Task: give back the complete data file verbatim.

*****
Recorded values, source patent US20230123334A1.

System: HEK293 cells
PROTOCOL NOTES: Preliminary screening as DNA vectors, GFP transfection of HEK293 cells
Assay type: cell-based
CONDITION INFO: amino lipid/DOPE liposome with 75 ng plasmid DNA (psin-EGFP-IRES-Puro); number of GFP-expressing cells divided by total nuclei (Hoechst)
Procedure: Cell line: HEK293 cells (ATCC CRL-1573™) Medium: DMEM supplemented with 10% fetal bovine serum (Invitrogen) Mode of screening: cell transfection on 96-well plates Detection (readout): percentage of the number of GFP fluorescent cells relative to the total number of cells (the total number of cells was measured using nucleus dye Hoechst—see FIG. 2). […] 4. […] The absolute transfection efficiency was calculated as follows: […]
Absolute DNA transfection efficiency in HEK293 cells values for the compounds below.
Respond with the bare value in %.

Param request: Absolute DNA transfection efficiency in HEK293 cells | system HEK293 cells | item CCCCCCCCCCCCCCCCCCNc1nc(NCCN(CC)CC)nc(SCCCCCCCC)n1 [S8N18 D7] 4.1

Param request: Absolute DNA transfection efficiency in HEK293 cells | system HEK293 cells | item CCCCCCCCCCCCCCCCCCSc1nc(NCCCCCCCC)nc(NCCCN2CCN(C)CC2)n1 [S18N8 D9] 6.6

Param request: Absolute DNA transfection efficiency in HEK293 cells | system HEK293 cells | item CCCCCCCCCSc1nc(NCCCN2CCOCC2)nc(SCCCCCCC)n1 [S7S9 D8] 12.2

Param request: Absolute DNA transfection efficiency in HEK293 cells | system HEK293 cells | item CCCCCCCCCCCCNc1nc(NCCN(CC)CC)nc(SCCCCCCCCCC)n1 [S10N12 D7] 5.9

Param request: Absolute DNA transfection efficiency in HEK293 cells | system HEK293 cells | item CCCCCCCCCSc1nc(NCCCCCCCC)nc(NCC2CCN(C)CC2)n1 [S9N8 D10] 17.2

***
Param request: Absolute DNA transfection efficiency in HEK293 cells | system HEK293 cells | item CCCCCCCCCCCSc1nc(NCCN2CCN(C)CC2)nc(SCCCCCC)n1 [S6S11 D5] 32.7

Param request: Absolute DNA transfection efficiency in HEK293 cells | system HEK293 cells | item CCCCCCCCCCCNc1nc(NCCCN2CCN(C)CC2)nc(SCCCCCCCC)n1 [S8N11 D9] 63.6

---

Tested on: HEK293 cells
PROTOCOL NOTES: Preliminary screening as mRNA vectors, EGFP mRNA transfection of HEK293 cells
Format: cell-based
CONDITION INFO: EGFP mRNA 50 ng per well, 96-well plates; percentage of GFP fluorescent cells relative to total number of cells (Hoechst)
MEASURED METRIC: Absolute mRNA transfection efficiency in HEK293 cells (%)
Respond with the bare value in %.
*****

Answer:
Recorded values, source patent US20230123334A1.

System: HEK293 cells
PROTOCOL NOTES: Preliminary screening as DNA vectors, GFP transfection of HEK293 cells
Assay type: cell-based
CONDITION INFO: amino lipid/DOPE liposome with 75 ng plasmid DNA (psin-EGFP-IRES-Puro); number of GFP-expressing cells divided by total nuclei (Hoechst)
Procedure: Cell line: HEK293 cells (ATCC CRL-1573™) Medium: DMEM supplemented with 10% fetal bovine serum (Invitrogen) Mode of screening: cell transfection on 96-well plates Detection (readout): percentage of the number of GFP fluorescent cells relative to the total number of cells (the total number of cells was measured using nucleus dye Hoechst—see FIG. 2). […] 4. […] The absolute transfection efficiency was calculated as follows: […]
Absolute DNA transfection efficiency in HEK293 cells values for the compounds below.
Respond with the bare value in %.

Param request: Absolute DNA transfection efficiency in HEK293 cells | system HEK293 cells | item CCCCCCCCCCCCCCCCCCNc1nc(NCCN(CC)CC)nc(SCCCCCCCC)n1 [S8N18 D7] 4.1

Param request: Absolute DNA transfection efficiency in HEK293 cells | system HEK293 cells | item CCCCCCCCCCCCCCCCCCSc1nc(NCCCCCCCC)nc(NCCCN2CCN(C)CC2)n1 [S18N8 D9] 6.6

Param request: Absolute DNA transfection efficiency in HEK293 cells | system HEK293 cells | item CCCCCCCCCSc1nc(NCCCN2CCOCC2)nc(SCCCCCCC)n1 [S7S9 D8] 12.2

Param request: Absolute DNA transfection efficiency in HEK293 cells | system HEK293 cells | item CCCCCCCCCCCCNc1nc(NCCN(CC)CC)nc(SCCCCCCCCCC)n1 [S10N12 D7] 5.9

Param request: Absolute DNA transfection efficiency in HEK293 cells | system HEK293 cells | item CCCCCCCCCSc1nc(NCCCCCCCC)nc(NCC2CCN(C)CC2)n1 [S9N8 D10] 17.2

***
Param request: Absolute DNA transfection efficiency in HEK293 cells | system HEK293 cells | item CCCCCCCCCCCSc1nc(NCCN2CCN(C)CC2)nc(SCCCCCC)n1 [S6S11 D5] 32.7

Param request: Absolute DNA transfection efficiency in HEK293 cells | system HEK293 cells | item CCCCCCCCCCCNc1nc(NCCCN2CCN(C)CC2)nc(SCCCCCCCC)n1 [S8N11 D9] 63.6

---

Tested on: HEK293 cells
PROTOCOL NOTES: Preliminary screening as mRNA vectors, EGFP mRNA transfection of HEK293 cells
Format: cell-based
CONDITION INFO: EGFP mRNA 50 ng per well, 96-well plates; percentage of GFP fluorescent cells relative to total number of cells (Hoechst)
MEASURED METRIC: Absolute mRNA transfection efficiency in HEK293 cells (%)
Respond with the bare value in %.